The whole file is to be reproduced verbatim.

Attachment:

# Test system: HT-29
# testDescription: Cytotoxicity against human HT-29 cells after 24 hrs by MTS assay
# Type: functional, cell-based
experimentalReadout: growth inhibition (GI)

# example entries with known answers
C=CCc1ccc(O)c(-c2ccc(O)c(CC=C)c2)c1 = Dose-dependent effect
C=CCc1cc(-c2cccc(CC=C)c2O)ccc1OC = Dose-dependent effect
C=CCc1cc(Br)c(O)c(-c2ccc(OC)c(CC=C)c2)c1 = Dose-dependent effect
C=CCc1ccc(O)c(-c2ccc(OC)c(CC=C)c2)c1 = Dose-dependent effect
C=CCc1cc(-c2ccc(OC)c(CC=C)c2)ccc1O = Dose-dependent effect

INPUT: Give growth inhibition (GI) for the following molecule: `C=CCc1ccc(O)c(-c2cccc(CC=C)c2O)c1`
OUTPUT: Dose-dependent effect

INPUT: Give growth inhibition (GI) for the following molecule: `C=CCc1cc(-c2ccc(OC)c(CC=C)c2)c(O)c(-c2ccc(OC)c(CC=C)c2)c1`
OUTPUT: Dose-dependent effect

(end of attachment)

# Test system: HT-29
# testDescription: Cytotoxicity against human HT-29 cells after 24 hrs by MTS assay
# Type: functional, cell-based
experimentalReadout: growth inhibition (GI)

# example entries with known answers
C=CCc1ccc(O)c(-c2ccc(O)c(CC=C)c2)c1 = Dose-dependent effect
C=CCc1cc(-c2cccc(CC=C)c2O)ccc1OC = Dose-dependent effect
C=CCc1cc(Br)c(O)c(-c2ccc(OC)c(CC=C)c2)c1 = Dose-dependent effect
C=CCc1ccc(O)c(-c2ccc(OC)c(CC=C)c2)c1 = Dose-dependent effect
C=CCc1cc(-c2ccc(OC)c(CC=C)c2)ccc1O = Dose-dependent effect

INPUT: Give growth inhibition (GI) for the following molecule: `C=CCc1ccc(O)c(-c2cccc(CC=C)c2O)c1`
OUTPUT: Dose-dependent effect

INPUT: Give growth inhibition (GI) for the following molecule: `C=CCc1cc(-c2ccc(OC)c(CC=C)c2)c(O)c(-c2ccc(OC)c(CC=C)c2)c1`
OUTPUT: Dose-dependent effect